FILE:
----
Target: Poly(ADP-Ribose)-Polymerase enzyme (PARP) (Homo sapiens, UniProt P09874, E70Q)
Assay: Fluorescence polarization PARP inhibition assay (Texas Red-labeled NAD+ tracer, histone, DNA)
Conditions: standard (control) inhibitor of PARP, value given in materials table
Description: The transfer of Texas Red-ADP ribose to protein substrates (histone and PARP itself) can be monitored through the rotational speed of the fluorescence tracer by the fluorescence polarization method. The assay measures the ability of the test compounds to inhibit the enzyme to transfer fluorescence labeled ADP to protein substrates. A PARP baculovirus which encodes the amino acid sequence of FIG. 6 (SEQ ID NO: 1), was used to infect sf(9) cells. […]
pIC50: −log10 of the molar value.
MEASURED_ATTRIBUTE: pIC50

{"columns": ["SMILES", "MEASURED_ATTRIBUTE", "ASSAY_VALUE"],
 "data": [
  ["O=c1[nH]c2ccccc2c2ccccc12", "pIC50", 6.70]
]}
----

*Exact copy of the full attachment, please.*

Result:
Target: Poly(ADP-Ribose)-Polymerase enzyme (PARP) (Homo sapiens, UniProt P09874, E70Q)
Assay: Fluorescence polarization PARP inhibition assay (Texas Red-labeled NAD+ tracer, histone, DNA)
Conditions: standard (control) inhibitor of PARP, value given in materials table
Description: The transfer of Texas Red-ADP ribose to protein substrates (histone and PARP itself) can be monitored through the rotational speed of the fluorescence tracer by the fluorescence polarization method. The assay measures the ability of the test compounds to inhibit the enzyme to transfer fluorescence labeled ADP to protein substrates. A PARP baculovirus which encodes the amino acid sequence of FIG. 6 (SEQ ID NO: 1), was used to infect sf(9) cells. […]
pIC50: −log10 of the molar value.
MEASURED_ATTRIBUTE: pIC50

{"columns": ["SMILES", "MEASURED_ATTRIBUTE", "ASSAY_VALUE"],
 "data": [
  ["O=c1[nH]c2ccccc2c2ccccc12", "pIC50", 6.70]
]}